When we talk about debt, we’re not simply referring to what is owed by one person, it’s also that someone else has something owed to them. That’s the absurdity of the World Debt Clock. If the entire planet is in debt, who shall we pay? Jupiter?
In the second half of our interview with Rohan Grey, he begins with the fact that all money is debt, but the cash in our pockets is not recorded as part of the national debt, which is concerned with debt instruments. He compares a $100 bill and a Treasury note to a checking account and a savings account. Only the latter pays interest.
When Rohan goes through the realities of this secondary market for government debt — wholly a creature of the Fed — it is clear that all worries are for naught. Most T bonds are rolled over, and if someone wants to cash out, there’s always someone else who wants them. If there arises a situation in which nobody wants to buy them, the central bank itself will do so.
The question of government debt comes up whenever there’s talk of the Green New Deal. Some have suggested it be financed by public banks, either because of political calculations or because those proposing it do not understand how money is created and believe we should take advantage of the huge pools of private wealth. Rohan points out the danger of both of those approaches. “Lending rather than spending” is a trap. If you need to be convinced of that, look no further than the student debt crisis. Rather than fund higher education, we said “let them eat loans!” As for the second option, well, the marrying of corporate financing and the public purpose is a good definition of fascism.
Asking the Green New Deal to give a return on the investment is entirely misguided. Do we ask school children to pay back the cost of their education by the time they turn 18? Do we insist that the military to turn a profit? When we try to turn public service into a revenue-generating endeavor, we distort the entire industry. Profit itself becomes the motive force, and the actual service takes a back seat.
Nowadays it’s impossible to have a conversation with a Modern Money Theorist without talking about the ubiquitous Yang gang and the UBI. Our objection can be summed up in the words of C. H. Douglas, an early creator of the UBI. His goal was to create “a democracy of consumers and an aristocracy of producers.” That says it all, doesn’t it? In their debate with Matt Bruenig in “In These Times,” Raul Carrillo and Rohan Grey expressed the demand for a world where the production process is as democratic and empowering for workers and average people as the consumption process.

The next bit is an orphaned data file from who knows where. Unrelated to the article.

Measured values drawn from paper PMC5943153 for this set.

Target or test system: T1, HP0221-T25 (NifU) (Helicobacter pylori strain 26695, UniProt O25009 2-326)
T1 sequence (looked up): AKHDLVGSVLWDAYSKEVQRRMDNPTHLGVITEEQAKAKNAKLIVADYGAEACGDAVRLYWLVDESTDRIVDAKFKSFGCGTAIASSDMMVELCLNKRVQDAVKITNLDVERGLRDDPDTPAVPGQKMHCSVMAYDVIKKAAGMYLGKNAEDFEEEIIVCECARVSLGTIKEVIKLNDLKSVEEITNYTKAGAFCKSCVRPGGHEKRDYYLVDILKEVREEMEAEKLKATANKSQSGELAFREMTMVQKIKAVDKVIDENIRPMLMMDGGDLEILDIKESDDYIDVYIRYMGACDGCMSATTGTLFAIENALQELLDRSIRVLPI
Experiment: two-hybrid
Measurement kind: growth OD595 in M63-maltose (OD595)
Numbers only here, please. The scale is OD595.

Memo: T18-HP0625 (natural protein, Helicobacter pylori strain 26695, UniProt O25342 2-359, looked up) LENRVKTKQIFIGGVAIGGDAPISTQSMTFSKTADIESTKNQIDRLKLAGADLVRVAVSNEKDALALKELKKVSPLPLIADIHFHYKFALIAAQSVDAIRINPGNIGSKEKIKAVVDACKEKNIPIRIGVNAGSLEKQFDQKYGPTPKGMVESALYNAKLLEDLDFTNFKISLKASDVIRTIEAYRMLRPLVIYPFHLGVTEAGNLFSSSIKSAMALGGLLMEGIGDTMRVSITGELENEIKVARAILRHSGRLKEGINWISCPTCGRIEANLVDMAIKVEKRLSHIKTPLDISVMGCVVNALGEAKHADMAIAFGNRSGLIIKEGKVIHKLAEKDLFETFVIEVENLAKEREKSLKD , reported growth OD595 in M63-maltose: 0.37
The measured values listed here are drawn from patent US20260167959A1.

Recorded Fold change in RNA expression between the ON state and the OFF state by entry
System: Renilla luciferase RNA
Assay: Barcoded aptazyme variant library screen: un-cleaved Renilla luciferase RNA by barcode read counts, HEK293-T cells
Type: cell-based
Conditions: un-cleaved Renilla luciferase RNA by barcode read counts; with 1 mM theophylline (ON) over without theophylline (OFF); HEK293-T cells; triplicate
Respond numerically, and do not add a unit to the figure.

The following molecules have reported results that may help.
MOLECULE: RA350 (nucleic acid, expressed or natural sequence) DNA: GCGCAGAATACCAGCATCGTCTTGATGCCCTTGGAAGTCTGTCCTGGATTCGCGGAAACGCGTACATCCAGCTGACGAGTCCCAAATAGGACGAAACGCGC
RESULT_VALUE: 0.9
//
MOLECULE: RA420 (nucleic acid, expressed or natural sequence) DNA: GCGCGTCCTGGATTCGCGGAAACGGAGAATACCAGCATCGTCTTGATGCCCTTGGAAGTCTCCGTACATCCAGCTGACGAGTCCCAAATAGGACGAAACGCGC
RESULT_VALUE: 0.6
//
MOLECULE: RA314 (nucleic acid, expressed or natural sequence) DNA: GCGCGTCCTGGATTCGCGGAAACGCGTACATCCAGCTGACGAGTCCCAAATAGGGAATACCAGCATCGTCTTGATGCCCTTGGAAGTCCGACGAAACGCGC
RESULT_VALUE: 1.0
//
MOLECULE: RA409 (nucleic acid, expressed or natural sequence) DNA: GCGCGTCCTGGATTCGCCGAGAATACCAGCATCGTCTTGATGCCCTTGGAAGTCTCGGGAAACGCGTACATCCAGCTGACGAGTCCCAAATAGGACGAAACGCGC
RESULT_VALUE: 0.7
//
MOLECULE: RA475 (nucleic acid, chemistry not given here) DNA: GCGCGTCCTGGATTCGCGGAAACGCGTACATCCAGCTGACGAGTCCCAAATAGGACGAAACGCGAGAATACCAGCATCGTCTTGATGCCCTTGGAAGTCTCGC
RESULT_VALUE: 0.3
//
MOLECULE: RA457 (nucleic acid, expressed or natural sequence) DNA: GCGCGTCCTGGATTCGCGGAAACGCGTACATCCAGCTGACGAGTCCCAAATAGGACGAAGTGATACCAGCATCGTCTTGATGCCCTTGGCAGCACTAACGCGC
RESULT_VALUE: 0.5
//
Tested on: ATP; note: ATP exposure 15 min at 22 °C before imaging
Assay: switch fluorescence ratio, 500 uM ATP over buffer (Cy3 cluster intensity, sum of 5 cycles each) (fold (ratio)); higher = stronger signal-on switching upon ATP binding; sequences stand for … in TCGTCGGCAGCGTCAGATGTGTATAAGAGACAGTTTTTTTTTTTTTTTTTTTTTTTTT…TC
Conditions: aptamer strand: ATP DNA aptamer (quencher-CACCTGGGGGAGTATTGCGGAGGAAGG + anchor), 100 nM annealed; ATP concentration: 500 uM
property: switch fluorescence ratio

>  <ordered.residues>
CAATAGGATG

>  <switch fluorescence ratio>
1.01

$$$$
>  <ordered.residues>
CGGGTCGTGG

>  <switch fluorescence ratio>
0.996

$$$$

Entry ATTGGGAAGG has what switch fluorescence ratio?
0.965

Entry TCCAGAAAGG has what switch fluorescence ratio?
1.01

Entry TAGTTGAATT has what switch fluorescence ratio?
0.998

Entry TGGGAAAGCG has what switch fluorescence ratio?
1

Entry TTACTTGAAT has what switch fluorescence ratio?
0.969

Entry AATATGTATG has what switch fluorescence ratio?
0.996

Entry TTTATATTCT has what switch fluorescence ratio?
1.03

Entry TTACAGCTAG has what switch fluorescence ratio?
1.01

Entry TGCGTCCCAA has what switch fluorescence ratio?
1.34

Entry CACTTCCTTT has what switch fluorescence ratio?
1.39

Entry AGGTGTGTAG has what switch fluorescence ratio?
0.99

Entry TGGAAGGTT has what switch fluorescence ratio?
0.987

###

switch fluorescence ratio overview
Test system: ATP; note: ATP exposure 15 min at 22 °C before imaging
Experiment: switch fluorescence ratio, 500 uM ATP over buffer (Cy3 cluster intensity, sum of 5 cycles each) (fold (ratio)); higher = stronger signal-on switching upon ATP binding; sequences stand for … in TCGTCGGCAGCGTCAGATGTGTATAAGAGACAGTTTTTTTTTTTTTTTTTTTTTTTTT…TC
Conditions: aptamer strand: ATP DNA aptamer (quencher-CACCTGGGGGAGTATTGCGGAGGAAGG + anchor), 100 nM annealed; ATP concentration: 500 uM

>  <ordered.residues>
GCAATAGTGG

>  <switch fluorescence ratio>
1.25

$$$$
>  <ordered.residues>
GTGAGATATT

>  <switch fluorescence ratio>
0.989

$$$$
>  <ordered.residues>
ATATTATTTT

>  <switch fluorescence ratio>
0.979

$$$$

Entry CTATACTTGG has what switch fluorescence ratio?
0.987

Steve Grumbine often speaks of the job guarantee as a democracy enhancer; the community determines which work needs to be done. Democracy at the workplace is just as important as at the ballot box. Steve and Rohan talk about democratizing the fruits of intellectual labor as well as more traditional concepts of work. They address the hysteria about robots replacing all the workers. Certain jobs can be automated, but any job that requires human beings to interact with other human beings, by definition cannot be automated.
Some of our listeners may be surprised to learn that Rohan’s view of the job guarantee is significantly different from Warren Mosler’s. Tune in to find out how.
Rohan Grey is the founder and president of the Modern Money Network, a research scholar at the Global Institute for Sustainable Prosperity, and a J.S.D. candidate at Cornell Law School, where his research focuses on the law of money in the internet society.